Nearly a week after the historic Brexit vote in Britain, financial professionals in the United Kingdom say they are taking a cautious approach to the markets. But they are also a bit anxious to see how companies adjust investments and what measure the government takes in response.
Like investors everywhere, they were caught slightly off guard by the winning leave-the-EU campaign.
“The polling was quite close … and we were most surprised with the result along with [others],” said Chris Bailey, a London-based investment strategist with Raymond James, in an interview. “We were very surprised, despite the tight polls. In reality, as we are seeing the post-vote data, some factors were quite tough to gauge.”
Often in geopolitical matters, the status quo prevails, Bailey points out. On Sunday, for instance, Spanish voters favored establishment parties over more protest-oriented ones.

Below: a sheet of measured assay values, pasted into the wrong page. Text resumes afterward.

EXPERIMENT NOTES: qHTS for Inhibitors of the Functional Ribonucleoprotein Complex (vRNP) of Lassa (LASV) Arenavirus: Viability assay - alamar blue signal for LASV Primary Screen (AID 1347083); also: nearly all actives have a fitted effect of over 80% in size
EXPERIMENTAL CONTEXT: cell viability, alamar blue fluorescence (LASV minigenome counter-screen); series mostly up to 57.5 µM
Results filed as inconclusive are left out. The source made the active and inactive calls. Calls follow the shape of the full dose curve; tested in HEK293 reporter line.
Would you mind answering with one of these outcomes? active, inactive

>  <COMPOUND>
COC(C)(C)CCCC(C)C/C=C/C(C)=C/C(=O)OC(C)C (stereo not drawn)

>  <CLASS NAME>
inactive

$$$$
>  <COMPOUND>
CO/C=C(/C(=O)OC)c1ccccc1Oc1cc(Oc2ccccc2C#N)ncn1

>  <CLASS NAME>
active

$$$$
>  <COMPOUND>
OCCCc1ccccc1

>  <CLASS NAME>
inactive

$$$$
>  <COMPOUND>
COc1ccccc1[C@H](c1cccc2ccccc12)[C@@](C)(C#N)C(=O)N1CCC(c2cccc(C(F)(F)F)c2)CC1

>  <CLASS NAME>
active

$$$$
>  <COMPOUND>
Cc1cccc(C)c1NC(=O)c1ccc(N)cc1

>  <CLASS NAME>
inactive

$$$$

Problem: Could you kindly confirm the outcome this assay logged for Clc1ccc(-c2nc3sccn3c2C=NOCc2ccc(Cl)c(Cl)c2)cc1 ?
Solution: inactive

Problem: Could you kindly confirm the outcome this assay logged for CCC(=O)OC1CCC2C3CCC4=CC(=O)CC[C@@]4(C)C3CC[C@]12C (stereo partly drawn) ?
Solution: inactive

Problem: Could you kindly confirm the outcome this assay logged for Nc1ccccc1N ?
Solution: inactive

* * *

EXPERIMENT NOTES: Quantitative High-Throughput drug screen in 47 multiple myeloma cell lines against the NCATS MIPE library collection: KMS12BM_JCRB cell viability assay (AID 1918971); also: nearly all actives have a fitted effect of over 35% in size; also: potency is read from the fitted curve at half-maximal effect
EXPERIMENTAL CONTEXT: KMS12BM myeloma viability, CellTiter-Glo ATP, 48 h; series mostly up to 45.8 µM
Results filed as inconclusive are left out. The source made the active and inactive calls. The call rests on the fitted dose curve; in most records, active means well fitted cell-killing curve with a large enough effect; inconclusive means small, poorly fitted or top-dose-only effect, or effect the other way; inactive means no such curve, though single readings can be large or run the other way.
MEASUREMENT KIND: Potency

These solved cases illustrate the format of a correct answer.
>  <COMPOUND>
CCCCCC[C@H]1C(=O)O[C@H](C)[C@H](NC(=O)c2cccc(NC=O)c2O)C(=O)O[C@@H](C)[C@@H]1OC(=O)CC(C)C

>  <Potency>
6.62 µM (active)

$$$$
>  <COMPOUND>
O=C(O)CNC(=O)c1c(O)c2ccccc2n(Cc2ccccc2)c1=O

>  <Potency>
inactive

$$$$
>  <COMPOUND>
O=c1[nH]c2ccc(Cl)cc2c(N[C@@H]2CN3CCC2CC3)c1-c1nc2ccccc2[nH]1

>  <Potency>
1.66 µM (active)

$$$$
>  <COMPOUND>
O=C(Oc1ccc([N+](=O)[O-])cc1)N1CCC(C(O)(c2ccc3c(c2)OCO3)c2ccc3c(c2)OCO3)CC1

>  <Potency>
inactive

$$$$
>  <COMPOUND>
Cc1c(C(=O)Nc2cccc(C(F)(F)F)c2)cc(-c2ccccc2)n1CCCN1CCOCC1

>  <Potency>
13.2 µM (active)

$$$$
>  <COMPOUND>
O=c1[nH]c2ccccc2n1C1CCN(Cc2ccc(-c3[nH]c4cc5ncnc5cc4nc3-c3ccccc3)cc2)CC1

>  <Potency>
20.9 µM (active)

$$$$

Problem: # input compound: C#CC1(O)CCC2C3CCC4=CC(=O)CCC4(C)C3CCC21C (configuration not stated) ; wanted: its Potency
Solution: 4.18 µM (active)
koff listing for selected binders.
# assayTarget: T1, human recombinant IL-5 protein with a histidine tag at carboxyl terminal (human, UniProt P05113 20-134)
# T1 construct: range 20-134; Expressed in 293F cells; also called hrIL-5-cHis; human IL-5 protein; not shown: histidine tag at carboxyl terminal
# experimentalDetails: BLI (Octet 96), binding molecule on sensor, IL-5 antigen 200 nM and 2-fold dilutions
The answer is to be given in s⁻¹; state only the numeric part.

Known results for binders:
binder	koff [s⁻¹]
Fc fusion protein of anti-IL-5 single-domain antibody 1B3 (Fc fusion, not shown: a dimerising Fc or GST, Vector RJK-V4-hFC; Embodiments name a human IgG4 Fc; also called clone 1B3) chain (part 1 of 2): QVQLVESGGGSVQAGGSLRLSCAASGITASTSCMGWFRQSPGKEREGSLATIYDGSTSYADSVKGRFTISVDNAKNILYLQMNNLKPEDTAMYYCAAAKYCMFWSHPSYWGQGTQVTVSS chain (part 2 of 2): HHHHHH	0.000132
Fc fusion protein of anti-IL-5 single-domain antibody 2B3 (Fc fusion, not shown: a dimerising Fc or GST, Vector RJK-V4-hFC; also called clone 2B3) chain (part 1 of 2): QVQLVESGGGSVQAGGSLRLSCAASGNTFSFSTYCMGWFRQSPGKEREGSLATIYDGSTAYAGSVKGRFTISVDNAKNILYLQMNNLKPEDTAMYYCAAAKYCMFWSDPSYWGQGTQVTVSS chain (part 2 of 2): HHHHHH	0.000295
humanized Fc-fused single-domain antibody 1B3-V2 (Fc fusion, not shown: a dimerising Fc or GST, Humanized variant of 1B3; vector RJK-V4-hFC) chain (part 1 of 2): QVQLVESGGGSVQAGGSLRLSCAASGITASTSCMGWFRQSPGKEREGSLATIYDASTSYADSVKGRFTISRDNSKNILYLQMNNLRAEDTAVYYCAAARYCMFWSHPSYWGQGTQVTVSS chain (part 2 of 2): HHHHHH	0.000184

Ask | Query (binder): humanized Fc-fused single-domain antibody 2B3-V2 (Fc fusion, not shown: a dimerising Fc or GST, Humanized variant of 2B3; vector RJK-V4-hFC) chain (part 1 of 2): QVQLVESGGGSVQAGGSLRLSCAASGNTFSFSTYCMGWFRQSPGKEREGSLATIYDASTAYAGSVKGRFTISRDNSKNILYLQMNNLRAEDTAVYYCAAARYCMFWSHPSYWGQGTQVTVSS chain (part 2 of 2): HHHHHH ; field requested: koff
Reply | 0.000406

“Our clients were initially in a state of shock, then it became wait and see, which we advised them to do,” he explained, and the situation in the U.K. is still full of uncertainty.
On Friday, clients were certainly concerned, but only about 5% of them picked up the phone to call wealth manager Matthew Hunt, principal and founder of Prospect Wealth Management in London. “As sterling and the market rose the day or two before the vote, I was surprised so few clients contacted us on Friday,” he said in an interview.
Hunt’s group sent out a note to clients about Brexit “and recommended they wait for the dust to settle,” he says, noting that some markets and investments have rebounded.
“It’s still a highly polarized market, though, with British Airways trading at a price-to-equity ratio of 4,” the wealth manager stated. “There is a lot of uncertainty out there.”
Sixty percent of clients opened the note on Brexit that Hunt’s group sent out. “That’s a big hit rate, much higher than normal,” he said. “I think it helped put [clients’ concerns] to rest … They can look at their portfolios online – right now, with portfolios that are half in equities and half in bonds down about 4%, which is not catastrophic.”
An ‘Own Goal’?
About 52% of British voters opted to leave the EU, and 48% to stay in it.